Deferred Action for Childhood Arrivals (DACA) is a kind of administrative relief from deportation. The purpose of DACA is to protect eligible immigrant youth who came to the United States when they were children from deportation.
DACA gives young undocumented immigrants: 1) protection from deportation, and 2) a work permit. The program expires after two years, subject to renewal.
The Deferred Action for Childhood Arrivals (DACA) Program
U.S. Citizenship and Immigration Service (USCIS) has resumed accepting requests to renew grants of deferred action under the Deferred Action for Childhood Arrivals (DACA) program. USCIS is currently not accepting requests from individuals who have never before been granted deferred action under the DACA program. There is one lawsuit still pending that challenges the validity of the DACA program. However, our advice to our students are as follows:
- If you currently have DACA and your DACA status is set to expire within 9 months, you should apply to renew ASAP.
- If you had DACA previously but it expired or was terminated, you should consider applying for DACA.
- If you never had DACA in the past, you are not eligible to apply at this time.
Statements of Support from the WASHU Community
- Chancellor Wrighton letter to President Trump Urging Continuation of DACA(Sep 1, 2017)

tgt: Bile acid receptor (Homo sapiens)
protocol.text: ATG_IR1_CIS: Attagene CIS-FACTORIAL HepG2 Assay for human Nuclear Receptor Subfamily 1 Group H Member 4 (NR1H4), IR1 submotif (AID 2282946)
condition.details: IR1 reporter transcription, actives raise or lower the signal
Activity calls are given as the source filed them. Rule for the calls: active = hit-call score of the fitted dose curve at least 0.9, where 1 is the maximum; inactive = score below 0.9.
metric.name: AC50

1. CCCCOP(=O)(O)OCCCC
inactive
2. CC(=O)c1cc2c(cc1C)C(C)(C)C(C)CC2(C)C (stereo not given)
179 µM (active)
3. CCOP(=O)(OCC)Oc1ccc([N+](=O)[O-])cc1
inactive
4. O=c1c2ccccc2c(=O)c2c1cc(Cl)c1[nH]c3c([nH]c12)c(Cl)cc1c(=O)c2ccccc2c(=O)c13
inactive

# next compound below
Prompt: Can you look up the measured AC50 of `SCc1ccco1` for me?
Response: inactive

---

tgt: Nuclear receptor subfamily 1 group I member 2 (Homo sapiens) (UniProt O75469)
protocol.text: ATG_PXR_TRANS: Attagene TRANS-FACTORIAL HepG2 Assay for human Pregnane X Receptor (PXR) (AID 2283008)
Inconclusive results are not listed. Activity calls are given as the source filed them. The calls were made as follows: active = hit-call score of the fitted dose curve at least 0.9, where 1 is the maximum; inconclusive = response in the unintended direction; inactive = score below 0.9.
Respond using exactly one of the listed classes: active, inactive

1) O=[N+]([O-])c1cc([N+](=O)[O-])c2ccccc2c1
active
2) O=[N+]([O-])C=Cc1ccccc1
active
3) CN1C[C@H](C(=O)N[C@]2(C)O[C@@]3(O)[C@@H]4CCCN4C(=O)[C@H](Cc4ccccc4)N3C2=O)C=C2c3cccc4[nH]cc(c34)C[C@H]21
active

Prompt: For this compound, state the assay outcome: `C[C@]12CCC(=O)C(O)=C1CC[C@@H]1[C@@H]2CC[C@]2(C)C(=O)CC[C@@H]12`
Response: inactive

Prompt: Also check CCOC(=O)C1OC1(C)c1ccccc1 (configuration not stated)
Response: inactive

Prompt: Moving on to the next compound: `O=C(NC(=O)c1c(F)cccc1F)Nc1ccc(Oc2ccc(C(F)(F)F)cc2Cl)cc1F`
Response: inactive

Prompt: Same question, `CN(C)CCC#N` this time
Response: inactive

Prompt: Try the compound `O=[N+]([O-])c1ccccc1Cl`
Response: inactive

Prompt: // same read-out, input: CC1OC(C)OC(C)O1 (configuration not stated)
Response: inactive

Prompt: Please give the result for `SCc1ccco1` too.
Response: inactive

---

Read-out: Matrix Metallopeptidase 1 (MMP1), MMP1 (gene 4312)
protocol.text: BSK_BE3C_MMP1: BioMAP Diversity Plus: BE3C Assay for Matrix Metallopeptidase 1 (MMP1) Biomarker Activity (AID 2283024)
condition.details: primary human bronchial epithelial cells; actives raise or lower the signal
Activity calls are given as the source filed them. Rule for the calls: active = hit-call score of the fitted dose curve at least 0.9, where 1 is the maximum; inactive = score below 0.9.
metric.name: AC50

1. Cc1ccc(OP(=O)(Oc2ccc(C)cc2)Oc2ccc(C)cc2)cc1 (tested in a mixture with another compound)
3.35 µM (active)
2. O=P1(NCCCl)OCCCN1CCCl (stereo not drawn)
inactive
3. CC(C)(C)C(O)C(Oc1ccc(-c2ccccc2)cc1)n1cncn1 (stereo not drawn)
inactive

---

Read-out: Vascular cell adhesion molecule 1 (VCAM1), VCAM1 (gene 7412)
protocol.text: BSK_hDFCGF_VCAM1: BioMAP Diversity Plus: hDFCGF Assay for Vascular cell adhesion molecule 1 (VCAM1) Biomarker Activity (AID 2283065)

- A global community of scholars: University affirms statement of principles (Feb 2, 2017)
- Chancellor Wrighton signs letter defending Deferred Action for Childhood Arrivals (Nov 21, 2016)
- Student Union president signs student leaders’ letter to Trump regarding DACA (Jan 16, 2017)
- Organizers push for WU to become a sanctuary campus following election (Student Life, Nov 21, 2016)
Student Story: Luisa Castañeda-Cano
As of Spring 2018, Luisa Castañeda-Cano is a junior and a member of Chimes Junior Honorary, Alpha Psi Lambda and the Association of Latin American Students. Luisa researches the intersection of Chicana feminism, reproductive health and immigration law.
Student Story: Robert Sagastume
Clips from this interview was originally a part of a Fall 2017 capstone project for S31-4100: Social Work Practice with Refugees and Immigrants at the Brown School at Washington University in St. Louis. As of Spring 2018, Robert Sagastume is a graduate student at the Brown School. Trigger warnings include discussion on sexual assault.